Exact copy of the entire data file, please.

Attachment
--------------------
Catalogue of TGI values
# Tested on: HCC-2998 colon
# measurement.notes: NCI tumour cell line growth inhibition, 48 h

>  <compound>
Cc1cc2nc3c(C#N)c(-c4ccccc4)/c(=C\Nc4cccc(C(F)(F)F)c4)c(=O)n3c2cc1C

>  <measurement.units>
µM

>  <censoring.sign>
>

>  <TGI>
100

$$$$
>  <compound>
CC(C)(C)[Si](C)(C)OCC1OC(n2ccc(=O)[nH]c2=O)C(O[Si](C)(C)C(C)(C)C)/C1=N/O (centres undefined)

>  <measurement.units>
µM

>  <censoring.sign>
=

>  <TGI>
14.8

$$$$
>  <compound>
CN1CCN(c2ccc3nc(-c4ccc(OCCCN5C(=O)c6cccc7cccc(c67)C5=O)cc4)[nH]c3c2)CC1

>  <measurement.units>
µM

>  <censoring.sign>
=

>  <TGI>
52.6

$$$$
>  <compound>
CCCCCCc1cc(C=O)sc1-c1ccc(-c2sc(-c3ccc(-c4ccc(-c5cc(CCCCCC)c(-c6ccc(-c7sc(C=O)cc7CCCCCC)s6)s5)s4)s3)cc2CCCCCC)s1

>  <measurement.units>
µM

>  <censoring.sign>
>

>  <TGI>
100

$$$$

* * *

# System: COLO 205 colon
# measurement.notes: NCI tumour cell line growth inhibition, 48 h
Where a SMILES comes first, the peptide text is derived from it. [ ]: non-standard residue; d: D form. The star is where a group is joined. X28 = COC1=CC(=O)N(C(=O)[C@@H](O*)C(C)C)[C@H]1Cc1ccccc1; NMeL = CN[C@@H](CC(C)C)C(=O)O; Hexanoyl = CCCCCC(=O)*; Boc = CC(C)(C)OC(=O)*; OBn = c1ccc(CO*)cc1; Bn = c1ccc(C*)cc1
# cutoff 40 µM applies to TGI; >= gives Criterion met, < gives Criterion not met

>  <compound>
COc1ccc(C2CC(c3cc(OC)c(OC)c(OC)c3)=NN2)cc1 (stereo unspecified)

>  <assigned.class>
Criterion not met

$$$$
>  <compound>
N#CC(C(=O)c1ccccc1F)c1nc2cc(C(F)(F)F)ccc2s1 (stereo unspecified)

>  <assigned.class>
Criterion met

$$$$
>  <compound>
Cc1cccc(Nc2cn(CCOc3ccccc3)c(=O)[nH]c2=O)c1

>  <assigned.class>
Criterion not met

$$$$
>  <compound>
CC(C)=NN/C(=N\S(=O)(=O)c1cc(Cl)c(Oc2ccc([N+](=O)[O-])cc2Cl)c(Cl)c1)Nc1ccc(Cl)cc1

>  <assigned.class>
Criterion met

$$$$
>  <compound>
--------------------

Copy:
Catalogue of TGI values
# Tested on: HCC-2998 colon
# measurement.notes: NCI tumour cell line growth inhibition, 48 h

>  <compound>
Cc1cc2nc3c(C#N)c(-c4ccccc4)/c(=C\Nc4cccc(C(F)(F)F)c4)c(=O)n3c2cc1C

>  <measurement.units>
µM

>  <censoring.sign>
>

>  <TGI>
100

$$$$
>  <compound>
CC(C)(C)[Si](C)(C)OCC1OC(n2ccc(=O)[nH]c2=O)C(O[Si](C)(C)C(C)(C)C)/C1=N/O (centres undefined)

>  <measurement.units>
µM

>  <censoring.sign>
=

>  <TGI>
14.8

$$$$
>  <compound>
CN1CCN(c2ccc3nc(-c4ccc(OCCCN5C(=O)c6cccc7cccc(c67)C5=O)cc4)[nH]c3c2)CC1

>  <measurement.units>
µM

>  <censoring.sign>
=

>  <TGI>
52.6

$$$$
>  <compound>
CCCCCCc1cc(C=O)sc1-c1ccc(-c2sc(-c3ccc(-c4ccc(-c5cc(CCCCCC)c(-c6ccc(-c7sc(C=O)cc7CCCCCC)s6)s5)s4)s3)cc2CCCCCC)s1

>  <measurement.units>
µM

>  <censoring.sign>
>

>  <TGI>
100

$$$$

* * *

# System: COLO 205 colon
# measurement.notes: NCI tumour cell line growth inhibition, 48 h
Where a SMILES comes first, the peptide text is derived from it. [ ]: non-standard residue; d: D form. The star is where a group is joined. X28 = COC1=CC(=O)N(C(=O)[C@@H](O*)C(C)C)[C@H]1Cc1ccccc1; NMeL = CN[C@@H](CC(C)C)C(=O)O; Hexanoyl = CCCCCC(=O)*; Boc = CC(C)(C)OC(=O)*; OBn = c1ccc(CO*)cc1; Bn = c1ccc(C*)cc1
# cutoff 40 µM applies to TGI; >= gives Criterion met, < gives Criterion not met

>  <compound>
COc1ccc(C2CC(c3cc(OC)c(OC)c(OC)c3)=NN2)cc1 (stereo unspecified)

>  <assigned.class>
Criterion not met

$$$$
>  <compound>
N#CC(C(=O)c1ccccc1F)c1nc2cc(C(F)(F)F)ccc2s1 (stereo unspecified)

>  <assigned.class>
Criterion met

$$$$
>  <compound>
Cc1cccc(Nc2cn(CCOc3ccccc3)c(=O)[nH]c2=O)c1

>  <assigned.class>
Criterion not met

$$$$
>  <compound>
CC(C)=NN/C(=N\S(=O)(=O)c1cc(Cl)c(Oc2ccc([N+](=O)[O-])cc2Cl)c(Cl)c1)Nc1ccc(Cl)cc1

>  <assigned.class>
Criterion met

$$$$
>  <compound>